If you want to filter a column that is data-bound to a custom type, you need to make sure that your custom type meets certain criteria. We will use the type Person as an example.

public class Person
{
    private readonly string name;
    private int age;

    public string Name
    {
        get { return this.name; }
    }

    public int Age
    {
        get { return this.age; }
        set { this.age = value; }
    }

    public Person(string name)
    {
        this.name = name;
    }
}

Implement IEquatable<T>

The first thing that you need to do is implement the IEquatable<T> interface. It has a single method called Equals.

public class Person : IEquatable<Person>
{
    private readonly string name;
    private int age;

    public string Name
    {
        get { return this.name; }
    }

    public int Age
    {
        get { return this.age; }
        set { this.age = value; }
    }

    public Person(string name)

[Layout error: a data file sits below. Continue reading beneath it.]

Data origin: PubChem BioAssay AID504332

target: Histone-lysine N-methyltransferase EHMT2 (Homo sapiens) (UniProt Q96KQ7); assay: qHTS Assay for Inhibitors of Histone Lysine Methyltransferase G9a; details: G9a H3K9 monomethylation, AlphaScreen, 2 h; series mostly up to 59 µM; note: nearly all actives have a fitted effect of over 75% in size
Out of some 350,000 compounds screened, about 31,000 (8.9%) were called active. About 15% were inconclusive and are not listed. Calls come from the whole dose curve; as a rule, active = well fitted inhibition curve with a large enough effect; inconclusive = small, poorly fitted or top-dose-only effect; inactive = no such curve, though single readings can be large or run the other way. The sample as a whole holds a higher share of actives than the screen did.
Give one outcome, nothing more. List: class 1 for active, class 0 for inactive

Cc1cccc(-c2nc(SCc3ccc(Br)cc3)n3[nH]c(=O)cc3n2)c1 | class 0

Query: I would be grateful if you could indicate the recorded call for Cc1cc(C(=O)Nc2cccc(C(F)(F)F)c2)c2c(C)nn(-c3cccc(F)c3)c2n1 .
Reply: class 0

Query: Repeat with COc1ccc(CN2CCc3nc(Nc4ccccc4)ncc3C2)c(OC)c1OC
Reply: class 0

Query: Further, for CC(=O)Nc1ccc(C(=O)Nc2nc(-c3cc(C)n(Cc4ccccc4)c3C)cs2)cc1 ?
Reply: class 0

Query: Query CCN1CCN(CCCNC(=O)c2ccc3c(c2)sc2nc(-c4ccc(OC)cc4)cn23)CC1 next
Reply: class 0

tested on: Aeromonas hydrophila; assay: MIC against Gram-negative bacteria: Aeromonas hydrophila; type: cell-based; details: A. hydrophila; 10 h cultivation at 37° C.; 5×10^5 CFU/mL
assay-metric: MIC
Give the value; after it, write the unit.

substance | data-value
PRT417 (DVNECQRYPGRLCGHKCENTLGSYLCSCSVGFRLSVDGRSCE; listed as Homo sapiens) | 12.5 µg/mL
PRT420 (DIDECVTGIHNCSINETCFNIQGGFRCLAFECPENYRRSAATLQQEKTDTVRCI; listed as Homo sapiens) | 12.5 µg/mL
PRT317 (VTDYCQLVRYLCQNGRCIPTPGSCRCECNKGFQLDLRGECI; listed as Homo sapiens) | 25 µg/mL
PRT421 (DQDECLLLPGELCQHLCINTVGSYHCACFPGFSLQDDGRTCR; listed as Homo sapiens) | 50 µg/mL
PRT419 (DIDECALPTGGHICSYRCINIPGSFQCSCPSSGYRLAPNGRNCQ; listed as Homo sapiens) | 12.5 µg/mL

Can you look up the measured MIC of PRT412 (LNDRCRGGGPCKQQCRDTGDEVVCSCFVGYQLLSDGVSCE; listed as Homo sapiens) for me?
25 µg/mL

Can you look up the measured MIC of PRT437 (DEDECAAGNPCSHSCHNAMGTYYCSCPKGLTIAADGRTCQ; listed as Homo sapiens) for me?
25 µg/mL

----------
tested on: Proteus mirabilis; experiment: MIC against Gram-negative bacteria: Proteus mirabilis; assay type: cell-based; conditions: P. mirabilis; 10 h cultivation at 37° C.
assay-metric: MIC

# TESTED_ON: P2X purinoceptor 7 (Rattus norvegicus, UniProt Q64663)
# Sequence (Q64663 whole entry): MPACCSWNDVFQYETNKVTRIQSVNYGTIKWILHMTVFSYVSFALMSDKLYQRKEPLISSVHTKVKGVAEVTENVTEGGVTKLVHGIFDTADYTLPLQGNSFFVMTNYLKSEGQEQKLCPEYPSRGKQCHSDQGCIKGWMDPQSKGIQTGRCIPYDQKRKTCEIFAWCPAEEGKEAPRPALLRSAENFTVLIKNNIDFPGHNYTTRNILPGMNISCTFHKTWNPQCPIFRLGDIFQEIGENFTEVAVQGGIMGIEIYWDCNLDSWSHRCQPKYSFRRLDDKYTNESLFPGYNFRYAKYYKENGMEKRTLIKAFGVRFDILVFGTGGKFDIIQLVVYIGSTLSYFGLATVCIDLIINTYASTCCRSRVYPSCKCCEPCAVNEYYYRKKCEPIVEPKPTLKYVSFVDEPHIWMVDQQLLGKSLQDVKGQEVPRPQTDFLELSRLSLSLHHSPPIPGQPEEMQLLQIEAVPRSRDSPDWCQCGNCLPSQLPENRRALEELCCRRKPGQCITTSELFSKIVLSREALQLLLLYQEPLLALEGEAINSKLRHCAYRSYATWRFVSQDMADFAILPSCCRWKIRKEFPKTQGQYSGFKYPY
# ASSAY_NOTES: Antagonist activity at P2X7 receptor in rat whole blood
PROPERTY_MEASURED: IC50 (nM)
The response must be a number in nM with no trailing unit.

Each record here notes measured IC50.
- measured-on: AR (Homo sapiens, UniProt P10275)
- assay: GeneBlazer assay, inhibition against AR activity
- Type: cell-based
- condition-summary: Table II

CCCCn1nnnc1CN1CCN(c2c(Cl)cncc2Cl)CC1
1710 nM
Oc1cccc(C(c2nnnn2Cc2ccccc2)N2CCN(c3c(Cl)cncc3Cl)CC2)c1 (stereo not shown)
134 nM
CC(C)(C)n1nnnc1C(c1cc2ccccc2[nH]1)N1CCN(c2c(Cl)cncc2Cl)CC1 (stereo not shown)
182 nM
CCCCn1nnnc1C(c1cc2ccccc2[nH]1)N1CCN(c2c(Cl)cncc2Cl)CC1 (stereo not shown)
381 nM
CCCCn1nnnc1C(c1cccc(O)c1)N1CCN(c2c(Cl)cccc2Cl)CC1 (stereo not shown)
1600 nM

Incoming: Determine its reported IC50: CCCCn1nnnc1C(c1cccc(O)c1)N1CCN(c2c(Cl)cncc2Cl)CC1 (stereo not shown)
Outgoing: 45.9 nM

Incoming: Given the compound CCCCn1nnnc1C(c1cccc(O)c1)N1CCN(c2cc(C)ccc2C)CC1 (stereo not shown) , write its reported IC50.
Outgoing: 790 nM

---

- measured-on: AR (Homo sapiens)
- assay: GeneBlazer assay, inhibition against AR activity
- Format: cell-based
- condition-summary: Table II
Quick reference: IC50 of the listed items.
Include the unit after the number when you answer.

{
        this.name = name;
    }

    bool IEquatable<Person>.Equals(Person other)
    {
        if (other == null)
        {
            return false;
        }

        return StringComparer.Ordinal.Equals(this.Name, other.Name);
    }
}

Override Object.Equals(Object) and Object.GetHashCode

Next, you need to override Object.Equals(Object) and Object.GetHashCode. MSDN states that if you implement IEquatable<T>, you should also override the base class implementations of Object.Equals(Object) and Object.GetHashCode so that their behavior is consistent with that of the IEquatable<T>.Equals method. If you do override Object.Equals(Object), your overridden implementation is also called in calls to the static Equals(System.Object, System.Object) method on your class. This ensures that all invocations of the Equals method return consistent results. Furthermore, the GetHashCode method will be used by the framework when the distinct values need to be discovered.

public override bool Equals(object obj)
{
    return ((IEquatable<Person>)this).Equals(obj as Person);
}

public override int GetHashCode()
{
    return this.Name.GetHashCode() ^ this.Age.GetHashCode();
}

Override ToString

You need to override the ToString method of your type so that distinct values and grid cells display a friendly representation of your class.